Fourth Circuit affirms dismissal of whistleblower suit alleging fraud in construction of US Embassy in Baghdad

by Ben Vernia | July 27th, 2010

On July 16, in United States ex rel. Owen v. First Kuwaiti Gen’l Trad. & Cont. Co., the Fourth Circuit upheld the district court’s dismissal of a declined qui tam brought by a former construction foreman at the new US Embassy in Baghdad against his employer. In the case, the foreman alleged that the firm violated the False Claims Act by failing to meet contractual standards and for submitting false progress reports and a final inspection request. The court found that all of the items of which the whistleblower complained amounted to normal events in a complicated construction contract, and were rebutted by a consultant’s report commissioned by the government. The court wrote:

The sorts of allegations Owens makes are not ones that we take lightly. But neither is their accuracy a conclusion that may lightly be reached. To be entitled to a trial on his claims, Owens was obliged to come forward with evidence that First Kuwaiti knowingly made false representations. He largely failed to show that First Kuwaiti’s claims and statements were arguably false and he failed entirely to show that First Kuwaiti either had actual knowledge or recklessly disregarded he possibility of its billing for work that was anything other than was claimed. What Owens has presented are garden variety issues of contractual performance—in this case, under a series of complex contracts pertaining to a construction project of massive scale.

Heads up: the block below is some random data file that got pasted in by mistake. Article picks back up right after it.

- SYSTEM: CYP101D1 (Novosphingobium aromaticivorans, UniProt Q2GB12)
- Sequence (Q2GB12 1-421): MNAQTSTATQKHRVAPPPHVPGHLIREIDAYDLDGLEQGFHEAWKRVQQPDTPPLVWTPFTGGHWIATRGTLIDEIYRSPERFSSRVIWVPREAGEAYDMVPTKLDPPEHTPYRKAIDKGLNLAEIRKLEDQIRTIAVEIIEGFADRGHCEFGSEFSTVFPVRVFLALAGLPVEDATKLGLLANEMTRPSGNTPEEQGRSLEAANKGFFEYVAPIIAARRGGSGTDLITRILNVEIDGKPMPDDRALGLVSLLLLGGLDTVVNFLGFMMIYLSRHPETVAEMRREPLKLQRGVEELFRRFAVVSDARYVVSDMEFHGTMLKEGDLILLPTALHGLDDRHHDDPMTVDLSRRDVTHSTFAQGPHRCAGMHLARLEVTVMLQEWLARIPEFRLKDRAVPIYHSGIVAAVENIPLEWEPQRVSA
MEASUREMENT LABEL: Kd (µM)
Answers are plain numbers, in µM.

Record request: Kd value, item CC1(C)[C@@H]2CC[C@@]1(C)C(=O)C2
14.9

There is a difference between a false statement sufficient to support a claim of fraud, on the one hand, and honest disagreements, routine adjustments and corrections, and sincere and comparatively minor oversights, on the other. “Bad math is no fraud, proof of mistakes is not evidence that one is a cheat, and the common failings of engineers and other scientists are not culpable under the Act.” Hagood v. Sonoma County Water Agency, 81 F.3d 1465, 1478 (9th Cir. 1996) (internal quotation marks omitted). Likewise, “[a]n FCA relator cannot base a fraud claim on nothing more than his own interpretation of an imprecise contractual provision.” Wilson, 525 F.3d at 378.

The court likewise upheld the dismissal of his retaliation claims, finding that he had proved neither that he had engaged in protected activity, nor that the company had retaliated against him because of his actions.

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